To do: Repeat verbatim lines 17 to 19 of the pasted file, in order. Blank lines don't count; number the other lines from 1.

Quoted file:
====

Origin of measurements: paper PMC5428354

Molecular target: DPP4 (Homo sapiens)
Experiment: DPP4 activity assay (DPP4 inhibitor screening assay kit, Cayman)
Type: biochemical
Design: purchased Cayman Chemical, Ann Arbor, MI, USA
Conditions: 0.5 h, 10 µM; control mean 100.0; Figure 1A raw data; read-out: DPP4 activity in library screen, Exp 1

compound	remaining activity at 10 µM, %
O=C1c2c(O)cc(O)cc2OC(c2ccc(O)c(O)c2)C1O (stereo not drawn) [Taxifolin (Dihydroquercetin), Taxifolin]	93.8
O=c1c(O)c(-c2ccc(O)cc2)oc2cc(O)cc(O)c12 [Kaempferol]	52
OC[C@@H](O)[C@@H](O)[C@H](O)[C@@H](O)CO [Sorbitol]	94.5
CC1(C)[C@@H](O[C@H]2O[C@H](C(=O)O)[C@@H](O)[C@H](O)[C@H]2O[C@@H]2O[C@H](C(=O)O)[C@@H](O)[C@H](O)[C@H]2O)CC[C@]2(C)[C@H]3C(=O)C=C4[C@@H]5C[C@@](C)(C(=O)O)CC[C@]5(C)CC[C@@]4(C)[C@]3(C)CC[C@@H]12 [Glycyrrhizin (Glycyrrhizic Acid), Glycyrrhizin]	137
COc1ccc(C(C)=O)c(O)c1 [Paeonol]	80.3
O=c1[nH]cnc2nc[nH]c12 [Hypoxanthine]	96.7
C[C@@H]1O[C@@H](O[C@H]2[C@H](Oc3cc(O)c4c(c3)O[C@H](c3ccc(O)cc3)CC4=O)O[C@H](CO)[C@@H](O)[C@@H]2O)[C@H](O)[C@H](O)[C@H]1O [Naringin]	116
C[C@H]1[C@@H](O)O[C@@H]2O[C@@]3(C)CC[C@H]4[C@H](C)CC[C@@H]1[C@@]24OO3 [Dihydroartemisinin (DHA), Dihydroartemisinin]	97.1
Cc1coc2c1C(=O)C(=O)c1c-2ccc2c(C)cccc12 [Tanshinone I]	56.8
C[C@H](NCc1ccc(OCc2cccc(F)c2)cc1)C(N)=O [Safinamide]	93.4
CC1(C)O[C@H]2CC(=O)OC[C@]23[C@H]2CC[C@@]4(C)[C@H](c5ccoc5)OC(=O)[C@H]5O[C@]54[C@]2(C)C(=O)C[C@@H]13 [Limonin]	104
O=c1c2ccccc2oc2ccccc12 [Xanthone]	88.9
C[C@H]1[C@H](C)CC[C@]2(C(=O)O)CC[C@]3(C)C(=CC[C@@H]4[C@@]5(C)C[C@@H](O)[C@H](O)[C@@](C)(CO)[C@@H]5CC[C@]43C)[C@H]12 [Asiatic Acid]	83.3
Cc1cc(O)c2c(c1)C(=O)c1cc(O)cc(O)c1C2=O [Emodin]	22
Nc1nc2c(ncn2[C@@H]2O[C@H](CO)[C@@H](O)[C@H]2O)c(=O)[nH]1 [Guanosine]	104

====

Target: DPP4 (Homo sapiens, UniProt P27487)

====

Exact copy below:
C[C@H](NCc1ccc(OCc2cccc(F)c2)cc1)C(N)=O [Safinamide]	93.4
CC1(C)O[C@H]2CC(=O)OC[C@]23[C@H]2CC[C@@]4(C)[C@H](c5ccoc5)OC(=O)[C@H]5O[C@]54[C@]2(C)C(=O)C[C@@H]13 [Limonin]	104
O=c1c2ccccc2oc2ccccc12 [Xanthone]	88.9